Best tool ever. This will save you time, water and money.

May 022012
 
Rose


Roseby Avis Licht – Do you want to make your mother happy? If she’s like me, she wants something useful and thoughtful. My sons have really nailed it over the years.  Each of the suggestions below are gifts from my sons. Of course, I’m not exactly a “normal” girl, but, hey, get a gal what she wants. If  your mom likes to garden consider getting her one of these:

wheelbarrow

Sturdy, lightweight and well balanced wheelbarrow

 

1: A light weight, well balanced wheel barrow. Seriously. Most wheel barrows are made for men and are too heavy and unwieldy. I use my wheel barrow all the time and it makes my life easier. I never want to do more work than necessary and that means never moving more weight than I have to.

Jeep Model HO-5P for Homeowners 

The perfect wheelbarrow solution for around the garden. Even with 150 pounds, this corrosion-proof 5 cu. ft. wheelbarrow remains light because the tub is up front over the wheel. A steep angle of inclination assures that even a “wet” load will never spill a drop.

D handled spade

I've had my spade for 40 years. It looks like this only dirtier

 

 

2. A strong, well balanced spade. This one should last the rest of her life, hopefully a long one. I’ve said it before and I’ll say it again.  It’s worth spending more now on a good tool and having it last than having to replace one that breaks, or gets wobbly.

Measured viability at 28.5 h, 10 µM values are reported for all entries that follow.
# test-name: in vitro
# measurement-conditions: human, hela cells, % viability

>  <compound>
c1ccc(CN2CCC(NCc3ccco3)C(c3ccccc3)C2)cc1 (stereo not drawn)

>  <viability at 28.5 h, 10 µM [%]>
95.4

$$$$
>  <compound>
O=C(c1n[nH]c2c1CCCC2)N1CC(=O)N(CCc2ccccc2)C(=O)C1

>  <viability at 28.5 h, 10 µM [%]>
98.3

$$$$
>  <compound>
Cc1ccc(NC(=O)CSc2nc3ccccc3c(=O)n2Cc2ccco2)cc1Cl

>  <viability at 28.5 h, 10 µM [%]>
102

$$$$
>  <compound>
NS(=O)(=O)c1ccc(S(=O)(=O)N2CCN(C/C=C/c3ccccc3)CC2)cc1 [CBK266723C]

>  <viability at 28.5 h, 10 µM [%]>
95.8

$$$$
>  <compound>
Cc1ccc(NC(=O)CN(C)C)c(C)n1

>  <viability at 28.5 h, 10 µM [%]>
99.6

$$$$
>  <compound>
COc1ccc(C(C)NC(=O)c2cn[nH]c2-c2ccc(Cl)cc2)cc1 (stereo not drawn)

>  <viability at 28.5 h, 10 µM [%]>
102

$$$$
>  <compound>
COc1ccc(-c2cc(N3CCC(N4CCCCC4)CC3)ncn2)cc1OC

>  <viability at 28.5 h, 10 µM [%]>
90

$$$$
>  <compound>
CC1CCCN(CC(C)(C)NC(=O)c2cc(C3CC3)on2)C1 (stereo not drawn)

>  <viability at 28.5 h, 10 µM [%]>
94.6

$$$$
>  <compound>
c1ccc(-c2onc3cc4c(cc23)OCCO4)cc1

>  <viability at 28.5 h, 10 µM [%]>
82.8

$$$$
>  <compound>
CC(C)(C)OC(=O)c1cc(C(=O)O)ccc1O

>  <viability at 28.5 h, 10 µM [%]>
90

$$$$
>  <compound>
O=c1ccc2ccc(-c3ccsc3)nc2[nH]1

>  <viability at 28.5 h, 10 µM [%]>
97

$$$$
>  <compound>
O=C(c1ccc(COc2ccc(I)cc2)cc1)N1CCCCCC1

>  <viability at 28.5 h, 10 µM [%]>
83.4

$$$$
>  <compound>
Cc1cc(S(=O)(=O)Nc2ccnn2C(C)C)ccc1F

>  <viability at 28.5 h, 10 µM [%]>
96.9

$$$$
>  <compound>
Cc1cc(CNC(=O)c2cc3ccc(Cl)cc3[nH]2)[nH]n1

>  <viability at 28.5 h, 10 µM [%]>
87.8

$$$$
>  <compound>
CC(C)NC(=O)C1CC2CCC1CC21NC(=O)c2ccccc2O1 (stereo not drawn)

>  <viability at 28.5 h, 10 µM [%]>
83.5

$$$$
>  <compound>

3. You can never go wrong with flexible, well fitting gloves.  A woman’s got to keep her hands looking good and still keep them in the dirt. These gloves fit perfectly, allowing you to use your fine motor skills, unlike some of those gloves that make you want to rip them off your hands so you can get some actual work done. (Click on the photo to order a pair!)

Don’t forget to tell your mother you love her. She’ll like that too.

 

Apr 112012
 
Long handled shovel, Digging fork and D handled spade

Tools I can't live without - Not every woman's idea of a great thing to have, but it is mine

by Avis Licht
Although gardening can be a very simple and straightforward event, there are some basic tools that are necessary for success and a few that just plainly make it easier and better. Here are some of my favorites:

1. A strong digging spade and fork for loosening up the soil. I’ve had my English digging tools for 40 years. Take care of your tools and they last a lifetime.  It is worth the extra money for a strong tool.  They are made so that you can leverage the D handle for moving the soil without hurting your back.

A strong tool won’t bend, break or give up on you.  You can count on it to do the work for a lifetime.  I use my digging for for breaking up hard pan, dividing plants, loosening soil and digging beds. Though it’s hard to fork over the dough for a good tool, you’ll realize it more than pays its own way when it lasts 40 years.

D handled spade

This handle allows for leverage in moving soil without hurting your back.

D handle garden fork

Excellent for digging and loosening up the soil


I am thrilled to be able to offer Clarington Forge tools. I have used them for years, and they are absolutely high quality. Click on the banner and take a look at what they have.

2. Small hand tools: A planting trowel should fit comfortably in your hand and be strong.  Cheap trowels bend easily at their neck and break in no time.  I know, I’ve tried them. A small hand fork works to loosen up soil as it becomes compacted over the season.  We hate compacted soil.

Ergonomic hand fork

To loosen up the soil around plants, this tool is essential.

Ergonomic hand trowel